Tag Archives: crowdsurfing

R. Stevie Moore to Eclectic: “This Is the Best Crowd and the Worst P.A. System Ever”

Perhaps the only time Wes students have moshed to a 6o-year-old legend in Mickey Mouse pajamas.

 On Saturday night, in one of the most bizarre, captivating, and intense performances I’ve witnessed at Wesleyan since Lightning Bolt or perhaps Už Jsme Doma, a golden nugget of blue-bearded wisdom reigned down on Eclectic. It came clad in Mickey Mouse-patterned pajamas and a yellow baseball hat. Its name was R. Stevie Moore.

Backed by three tireless touring musicians, whose articles of clothing came gradually unglued throughout the night, the grandfatherly lo-fi legend performed about two-and-a-half sets of lo-fi pop merged with noise rock, punk, metal, krautrock, avant-garde, and generally ranting into a microphone, telling the young’uns to shut up and listen. Between growling obscenities (“WTF! GTFO!”) and shouting out “all the bitches in the house,” Moore also described Eclectic as “the best crowd with the worst P.A. system ever.” If the P.A. malfunctioned, no one noticed. Moore’s music was too loose, too noisy, too weirdly infectious.

No Future Islands, No Past: Scenes From “The Last Big One”

To the guy who wanted to see pictures: keep scrolling.

As promised, Thursday night’s joint billing at Eclectic—Cleveland noise-pop up-and-comers Cloud Nothings, North Carolina synthpop trio Future Islands—was “the last big one” of the year, for real-real. Between the visceral, fully charged assault of the former and synth-driven swirl of the latter, it was also one of the best.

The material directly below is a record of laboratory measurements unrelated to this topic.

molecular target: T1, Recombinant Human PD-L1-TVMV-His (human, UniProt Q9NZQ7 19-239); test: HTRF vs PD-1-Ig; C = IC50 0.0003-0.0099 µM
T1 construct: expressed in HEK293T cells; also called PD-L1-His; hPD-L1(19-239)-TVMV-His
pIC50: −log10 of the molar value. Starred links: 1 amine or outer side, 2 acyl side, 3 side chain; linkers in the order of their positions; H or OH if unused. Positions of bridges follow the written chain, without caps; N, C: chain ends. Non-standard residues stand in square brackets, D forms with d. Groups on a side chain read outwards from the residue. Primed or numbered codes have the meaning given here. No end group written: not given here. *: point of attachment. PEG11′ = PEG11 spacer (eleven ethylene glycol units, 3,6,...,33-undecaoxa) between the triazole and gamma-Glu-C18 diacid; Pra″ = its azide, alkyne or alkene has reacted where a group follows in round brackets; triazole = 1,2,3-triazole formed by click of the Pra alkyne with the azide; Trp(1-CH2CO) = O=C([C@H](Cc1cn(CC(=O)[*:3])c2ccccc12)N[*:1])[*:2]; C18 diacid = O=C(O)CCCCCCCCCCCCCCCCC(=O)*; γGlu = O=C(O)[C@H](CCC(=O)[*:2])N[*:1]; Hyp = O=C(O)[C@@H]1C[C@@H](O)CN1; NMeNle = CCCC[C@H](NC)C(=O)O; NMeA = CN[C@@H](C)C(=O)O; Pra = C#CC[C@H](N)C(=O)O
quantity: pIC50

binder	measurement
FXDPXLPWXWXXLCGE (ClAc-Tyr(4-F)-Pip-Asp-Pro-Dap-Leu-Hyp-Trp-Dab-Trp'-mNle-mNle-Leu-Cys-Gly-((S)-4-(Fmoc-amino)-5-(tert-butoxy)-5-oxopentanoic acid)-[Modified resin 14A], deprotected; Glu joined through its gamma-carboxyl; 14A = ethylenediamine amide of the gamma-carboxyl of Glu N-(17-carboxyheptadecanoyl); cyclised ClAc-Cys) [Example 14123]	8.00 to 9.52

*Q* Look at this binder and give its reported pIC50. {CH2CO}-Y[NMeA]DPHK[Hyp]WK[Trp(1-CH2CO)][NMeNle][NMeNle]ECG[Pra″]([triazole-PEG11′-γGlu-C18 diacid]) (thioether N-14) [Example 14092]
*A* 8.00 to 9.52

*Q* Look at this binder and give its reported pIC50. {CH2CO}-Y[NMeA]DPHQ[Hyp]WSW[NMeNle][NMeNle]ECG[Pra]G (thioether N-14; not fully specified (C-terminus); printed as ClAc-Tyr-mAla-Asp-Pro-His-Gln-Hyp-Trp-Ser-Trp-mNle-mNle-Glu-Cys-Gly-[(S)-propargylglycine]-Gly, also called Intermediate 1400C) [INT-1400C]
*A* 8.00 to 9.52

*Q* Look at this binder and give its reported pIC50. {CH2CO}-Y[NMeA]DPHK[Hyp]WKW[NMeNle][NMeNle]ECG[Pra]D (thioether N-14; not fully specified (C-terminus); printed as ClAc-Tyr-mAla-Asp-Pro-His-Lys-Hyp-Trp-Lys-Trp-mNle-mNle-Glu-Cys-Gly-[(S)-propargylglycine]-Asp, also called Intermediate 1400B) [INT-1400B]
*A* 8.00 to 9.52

First up, little-known Baltimore weirdos Ed Schrader’s Music Beat. I only caught the last fifteen minutes or so of this set, but if the band title sounds like something from a serial killer movie, the duo looks the part, too. There was a gratuitous amount of screaming, noise, and bashing around on tom-toms—I was quite pleased with what I caught.

Not as pleased as I was when Dylan Baldi and friends (“Cloud Nothings,” for all you hipsters) bashed through the entirety of 2012’s Attack on Memory with furious precision, nailing not only the caustic hooks, but the measured instrumental buildups (A-Batte: “I didn’t think they’d do the instrumental part on ‘Wasted Days’—but they did!”) and inimitable Steve Albini drum sound, too. Empirically: one of the best sets I’ve seen at Wes all year; I screamed my lungs out during “No Future/No Past,” and if you did, too, thanks. Here’s “No Sentiment.”